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Mel Hawley became our twenty second Sheriff on January 3,1955. Mr. Hawley wrote a brief autobiography for me in 1993. Who better to write about someone than himself?
“I was born in 1920 and raised on the North Shore of Chicago, finally graduating from St. John's Military Academy in 1938. Never having visited California, I decided to come to Stanford for my freshman year. For reason which escape me, I decided to leave Stanford ( a veritable paradise ) and go east to college. Having made that mistake, I attended Yale and was there on December 7,1941. I had very wisely ( it turned out to be quite foolishly ) obtained my second lieutenancy in the field artillery and, therefore, found myself on my way to my unit in California within two weeks.
Our unit was sent to the Hawaiian Islands for staging for the Philippines, but in the process, through a series of very fortunate events, I was transferred to the Air Force as an aerial observer. Later on, I was sent to the Mainland for pilot training and graduated as an Air Force pilot. I finished off the war as a Captain and at the end of the war was training bombardiers in Texas.
After the war, my first job was with Hall Brothers in Kansas City who eventually acceded to my request to return me to California. While working for Hall Brothers, I decided to attend law school and entered Stanford Law School in 1949 and graduated in 1951. Being unemployed and nearly broke, it seemed like the perfect time to go to Europe so my wife, I and our two children went to Europe for six months, living mostly on the money that somebody paid us to rent the house I had built while in law school. The four of us traveled in Europe on a budget of $400/month! My wife and I are still living in that house that provided the rent.
When we returned from Europe, we were really broke so I looked around for some law experience which would get me before courts and juries. The only thing which appeared to be open at the time was with the District Attorneys Office. I applied and was grateful to District Attorney Menard for selecting me, and I became the fifth of five deputy D.A.s in the office. Each of us had a fair amount to do with law enforcement , dealing primarily with the California Highway Patrol and others. My office was immediately over the Sheriff's Office. I became aware, through rumor and otherwise, that the current sheriff was not performing as well as might be expected. As a result of that, I filed for sheriff against the Incumbent in 1954 and was elected to that office, taking the oath in January 1955. The first four years as Sheriff was an absolute delight for me, an experience I will never forget. I had the full support from some of the rather discouraged deputies and employees. With their abundant help, we really turned the department around and changed it from a cow county, politics ridden department to what I believe is a first class, professional police department. Of course, that four years was during the blossoming of Santa Clara County from a cow county into Silicon Valley and, therefore, our department went from a very modest beginning with relatively few people to a truly urban operation with literally hundreds of thousands of people having our department as their sole police protection.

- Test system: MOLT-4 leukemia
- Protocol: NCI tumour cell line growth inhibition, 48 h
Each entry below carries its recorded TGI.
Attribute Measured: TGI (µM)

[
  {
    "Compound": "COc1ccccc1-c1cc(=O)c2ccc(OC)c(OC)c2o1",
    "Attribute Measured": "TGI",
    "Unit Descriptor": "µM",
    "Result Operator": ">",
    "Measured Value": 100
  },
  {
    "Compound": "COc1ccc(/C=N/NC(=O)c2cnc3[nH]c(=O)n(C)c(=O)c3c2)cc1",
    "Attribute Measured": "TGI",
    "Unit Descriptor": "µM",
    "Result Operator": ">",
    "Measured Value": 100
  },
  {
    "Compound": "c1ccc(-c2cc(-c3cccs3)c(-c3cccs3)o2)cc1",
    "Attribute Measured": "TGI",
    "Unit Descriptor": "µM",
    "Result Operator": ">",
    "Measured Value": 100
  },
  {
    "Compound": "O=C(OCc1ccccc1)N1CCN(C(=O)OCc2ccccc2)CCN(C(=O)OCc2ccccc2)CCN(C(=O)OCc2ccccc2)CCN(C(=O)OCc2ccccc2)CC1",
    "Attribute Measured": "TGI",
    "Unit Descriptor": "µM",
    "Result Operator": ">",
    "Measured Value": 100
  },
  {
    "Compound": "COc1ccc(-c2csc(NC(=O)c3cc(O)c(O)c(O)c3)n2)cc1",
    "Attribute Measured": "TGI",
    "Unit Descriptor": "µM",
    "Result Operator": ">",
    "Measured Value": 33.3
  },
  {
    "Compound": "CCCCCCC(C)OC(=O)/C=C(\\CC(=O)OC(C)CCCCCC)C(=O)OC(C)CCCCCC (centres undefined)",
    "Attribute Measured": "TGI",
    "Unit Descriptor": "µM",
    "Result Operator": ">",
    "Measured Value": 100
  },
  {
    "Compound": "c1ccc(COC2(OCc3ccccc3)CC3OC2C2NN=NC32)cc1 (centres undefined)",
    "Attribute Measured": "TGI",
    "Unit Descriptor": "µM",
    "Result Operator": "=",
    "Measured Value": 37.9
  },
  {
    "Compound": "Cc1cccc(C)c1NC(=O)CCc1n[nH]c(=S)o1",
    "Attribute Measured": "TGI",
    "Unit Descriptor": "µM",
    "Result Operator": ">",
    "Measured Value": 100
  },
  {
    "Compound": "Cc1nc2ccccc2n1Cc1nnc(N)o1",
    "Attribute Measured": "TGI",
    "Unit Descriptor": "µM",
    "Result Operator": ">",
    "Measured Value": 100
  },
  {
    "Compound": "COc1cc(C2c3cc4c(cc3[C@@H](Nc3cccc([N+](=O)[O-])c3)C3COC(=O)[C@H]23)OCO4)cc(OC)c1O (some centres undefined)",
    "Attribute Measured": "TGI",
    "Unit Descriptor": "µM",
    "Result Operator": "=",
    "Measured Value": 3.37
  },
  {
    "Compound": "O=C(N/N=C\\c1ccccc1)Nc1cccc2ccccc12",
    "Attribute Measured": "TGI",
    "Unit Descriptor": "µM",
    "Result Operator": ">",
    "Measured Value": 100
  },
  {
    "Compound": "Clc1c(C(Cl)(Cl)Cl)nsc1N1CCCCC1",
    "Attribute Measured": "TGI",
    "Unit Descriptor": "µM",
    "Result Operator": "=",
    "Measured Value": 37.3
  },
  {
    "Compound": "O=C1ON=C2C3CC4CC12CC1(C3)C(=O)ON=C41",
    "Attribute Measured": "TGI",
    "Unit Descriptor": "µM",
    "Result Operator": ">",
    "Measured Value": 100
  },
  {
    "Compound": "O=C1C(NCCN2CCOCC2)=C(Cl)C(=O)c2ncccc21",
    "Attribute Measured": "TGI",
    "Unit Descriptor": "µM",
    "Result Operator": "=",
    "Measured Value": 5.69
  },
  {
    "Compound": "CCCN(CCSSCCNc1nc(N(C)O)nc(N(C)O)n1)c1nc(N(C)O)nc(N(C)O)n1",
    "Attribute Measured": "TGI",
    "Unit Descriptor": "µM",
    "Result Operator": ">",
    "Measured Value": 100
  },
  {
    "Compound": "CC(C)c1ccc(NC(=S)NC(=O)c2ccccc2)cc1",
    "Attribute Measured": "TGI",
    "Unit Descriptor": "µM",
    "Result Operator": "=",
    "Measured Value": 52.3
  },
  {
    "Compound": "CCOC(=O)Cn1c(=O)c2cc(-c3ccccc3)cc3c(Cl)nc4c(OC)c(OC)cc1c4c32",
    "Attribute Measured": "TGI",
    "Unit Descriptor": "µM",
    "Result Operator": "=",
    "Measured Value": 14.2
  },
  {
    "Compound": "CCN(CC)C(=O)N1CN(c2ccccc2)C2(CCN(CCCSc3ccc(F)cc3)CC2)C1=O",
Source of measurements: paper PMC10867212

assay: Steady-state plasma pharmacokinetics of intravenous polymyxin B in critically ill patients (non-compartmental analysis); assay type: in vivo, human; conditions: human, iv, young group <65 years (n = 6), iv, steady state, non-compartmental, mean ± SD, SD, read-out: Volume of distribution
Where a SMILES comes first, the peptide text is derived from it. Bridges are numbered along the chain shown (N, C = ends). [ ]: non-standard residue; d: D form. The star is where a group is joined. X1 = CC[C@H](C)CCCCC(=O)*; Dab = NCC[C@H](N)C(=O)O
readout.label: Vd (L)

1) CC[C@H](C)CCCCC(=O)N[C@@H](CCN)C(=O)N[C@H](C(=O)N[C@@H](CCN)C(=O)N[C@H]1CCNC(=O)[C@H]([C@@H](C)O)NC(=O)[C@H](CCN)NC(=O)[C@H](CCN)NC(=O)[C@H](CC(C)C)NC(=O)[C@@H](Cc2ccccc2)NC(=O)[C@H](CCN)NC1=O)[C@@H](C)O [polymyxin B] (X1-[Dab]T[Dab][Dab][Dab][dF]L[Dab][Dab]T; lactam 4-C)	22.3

I was re-elected in the primaries in 1959. Immediately after starting my second term, I received calls from Attorney General Mosk and Governor Brown ( the good one ) asking if I would take over the job of Deputy Director of the Department of Justice. After considerable soul searching, I went to Sacramento and took over the job in that I was promised that the reforms we had made in the Sheriff's Dept. in Santa Clara County would be carried out on a state-wide basis. I found working for the State Government totally frustrating. I was use to being a nice, happy dictator as Sheriff, but now found that I spent most of my time in committee meetings spinning my wheels and being essentially useless.
About 18 months of that was all I could take and I returned to private practice in 1960. I went into partnership with Paul Myers, Jr. Our firm has expanded since then and has been located in our own building in Los Altos since 1964.
Hawley, Melvin, Letter to Rick Sprain, May 1993.